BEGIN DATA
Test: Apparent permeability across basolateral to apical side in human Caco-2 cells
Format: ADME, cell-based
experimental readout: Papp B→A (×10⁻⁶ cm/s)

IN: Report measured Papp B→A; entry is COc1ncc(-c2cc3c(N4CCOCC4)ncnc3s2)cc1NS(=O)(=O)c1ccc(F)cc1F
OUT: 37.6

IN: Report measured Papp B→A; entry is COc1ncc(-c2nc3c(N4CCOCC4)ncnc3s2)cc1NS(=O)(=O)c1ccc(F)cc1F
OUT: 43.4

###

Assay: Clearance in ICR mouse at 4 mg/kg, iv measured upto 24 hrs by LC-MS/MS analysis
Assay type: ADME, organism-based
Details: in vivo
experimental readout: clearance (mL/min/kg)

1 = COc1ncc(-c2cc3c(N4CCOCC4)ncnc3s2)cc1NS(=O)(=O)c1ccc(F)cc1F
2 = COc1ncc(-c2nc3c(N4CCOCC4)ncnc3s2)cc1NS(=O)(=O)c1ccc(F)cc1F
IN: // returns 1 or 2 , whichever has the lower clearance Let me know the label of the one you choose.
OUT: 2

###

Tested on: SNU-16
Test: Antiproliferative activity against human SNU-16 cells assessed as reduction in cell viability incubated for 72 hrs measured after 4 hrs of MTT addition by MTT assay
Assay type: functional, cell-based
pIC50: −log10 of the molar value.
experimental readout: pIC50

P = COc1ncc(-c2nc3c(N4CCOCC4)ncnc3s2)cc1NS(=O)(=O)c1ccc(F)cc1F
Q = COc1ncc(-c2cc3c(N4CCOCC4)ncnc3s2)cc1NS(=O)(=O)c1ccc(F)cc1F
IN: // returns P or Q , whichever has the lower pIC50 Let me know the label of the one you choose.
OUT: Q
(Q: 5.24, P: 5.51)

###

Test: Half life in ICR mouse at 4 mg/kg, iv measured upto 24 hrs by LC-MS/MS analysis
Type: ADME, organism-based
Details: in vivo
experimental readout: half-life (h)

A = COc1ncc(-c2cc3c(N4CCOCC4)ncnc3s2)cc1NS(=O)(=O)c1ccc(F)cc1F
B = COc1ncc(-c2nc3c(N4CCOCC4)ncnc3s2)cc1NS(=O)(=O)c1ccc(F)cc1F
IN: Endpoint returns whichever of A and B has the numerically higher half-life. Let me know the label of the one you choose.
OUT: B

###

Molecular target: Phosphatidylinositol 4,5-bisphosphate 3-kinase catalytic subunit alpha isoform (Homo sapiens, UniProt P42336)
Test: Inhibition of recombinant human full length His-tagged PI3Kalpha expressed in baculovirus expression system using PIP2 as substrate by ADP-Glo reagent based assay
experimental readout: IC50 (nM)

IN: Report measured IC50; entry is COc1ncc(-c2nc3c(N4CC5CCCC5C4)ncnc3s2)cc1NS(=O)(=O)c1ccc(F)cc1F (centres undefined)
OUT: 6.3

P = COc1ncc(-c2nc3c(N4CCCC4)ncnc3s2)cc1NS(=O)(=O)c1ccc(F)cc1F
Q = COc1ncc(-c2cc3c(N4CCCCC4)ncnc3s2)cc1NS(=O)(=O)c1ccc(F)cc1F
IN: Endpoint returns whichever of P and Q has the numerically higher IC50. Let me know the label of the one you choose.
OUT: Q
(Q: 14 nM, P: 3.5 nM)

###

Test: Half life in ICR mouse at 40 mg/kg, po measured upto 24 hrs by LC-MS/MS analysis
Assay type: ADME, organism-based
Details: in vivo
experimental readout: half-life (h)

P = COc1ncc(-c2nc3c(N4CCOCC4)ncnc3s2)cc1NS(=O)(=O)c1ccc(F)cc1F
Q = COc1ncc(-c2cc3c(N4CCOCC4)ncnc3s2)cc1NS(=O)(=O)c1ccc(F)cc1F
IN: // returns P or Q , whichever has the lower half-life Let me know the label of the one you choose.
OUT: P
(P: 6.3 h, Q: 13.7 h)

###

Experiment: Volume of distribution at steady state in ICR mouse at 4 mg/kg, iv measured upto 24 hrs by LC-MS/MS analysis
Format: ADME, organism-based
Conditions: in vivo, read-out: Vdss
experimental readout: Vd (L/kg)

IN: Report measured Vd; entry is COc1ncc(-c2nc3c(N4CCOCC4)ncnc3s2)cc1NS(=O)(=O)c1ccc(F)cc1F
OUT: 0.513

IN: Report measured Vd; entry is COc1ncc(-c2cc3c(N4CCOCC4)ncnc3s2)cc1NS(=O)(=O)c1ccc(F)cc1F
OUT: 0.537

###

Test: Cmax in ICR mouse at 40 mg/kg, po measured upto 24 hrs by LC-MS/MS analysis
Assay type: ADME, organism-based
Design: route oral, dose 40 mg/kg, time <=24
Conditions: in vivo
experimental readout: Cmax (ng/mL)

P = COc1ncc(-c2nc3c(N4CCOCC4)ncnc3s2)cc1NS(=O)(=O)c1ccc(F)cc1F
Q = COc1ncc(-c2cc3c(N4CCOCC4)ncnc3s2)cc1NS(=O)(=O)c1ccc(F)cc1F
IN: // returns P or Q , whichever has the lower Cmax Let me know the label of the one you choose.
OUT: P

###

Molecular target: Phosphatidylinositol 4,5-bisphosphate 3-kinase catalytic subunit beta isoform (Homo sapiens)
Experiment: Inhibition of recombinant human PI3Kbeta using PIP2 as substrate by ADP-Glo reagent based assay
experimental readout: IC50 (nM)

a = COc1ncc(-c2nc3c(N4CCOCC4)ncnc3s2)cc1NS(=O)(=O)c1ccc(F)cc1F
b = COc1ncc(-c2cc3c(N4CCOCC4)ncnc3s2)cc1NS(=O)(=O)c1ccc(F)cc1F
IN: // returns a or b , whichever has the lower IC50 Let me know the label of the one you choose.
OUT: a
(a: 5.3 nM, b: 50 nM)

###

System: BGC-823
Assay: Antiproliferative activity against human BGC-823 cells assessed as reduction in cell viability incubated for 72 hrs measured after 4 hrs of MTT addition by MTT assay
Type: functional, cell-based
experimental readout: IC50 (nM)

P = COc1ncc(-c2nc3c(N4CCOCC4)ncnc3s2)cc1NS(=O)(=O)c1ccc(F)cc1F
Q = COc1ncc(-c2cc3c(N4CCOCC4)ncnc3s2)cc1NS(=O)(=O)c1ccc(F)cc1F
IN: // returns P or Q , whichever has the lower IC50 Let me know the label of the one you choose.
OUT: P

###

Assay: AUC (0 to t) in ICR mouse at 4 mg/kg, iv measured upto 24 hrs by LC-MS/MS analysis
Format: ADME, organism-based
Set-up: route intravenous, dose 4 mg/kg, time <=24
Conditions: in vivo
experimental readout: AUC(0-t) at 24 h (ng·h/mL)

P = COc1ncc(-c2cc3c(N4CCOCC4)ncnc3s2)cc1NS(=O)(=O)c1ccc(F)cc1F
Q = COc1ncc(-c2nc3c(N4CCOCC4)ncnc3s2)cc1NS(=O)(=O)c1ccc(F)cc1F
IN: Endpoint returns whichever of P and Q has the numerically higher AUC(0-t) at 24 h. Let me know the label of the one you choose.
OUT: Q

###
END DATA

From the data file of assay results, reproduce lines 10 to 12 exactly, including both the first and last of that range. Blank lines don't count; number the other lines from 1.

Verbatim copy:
Assay type: ADME, organism-based
Details: in vivo
experimental readout: clearance (mL/min/kg)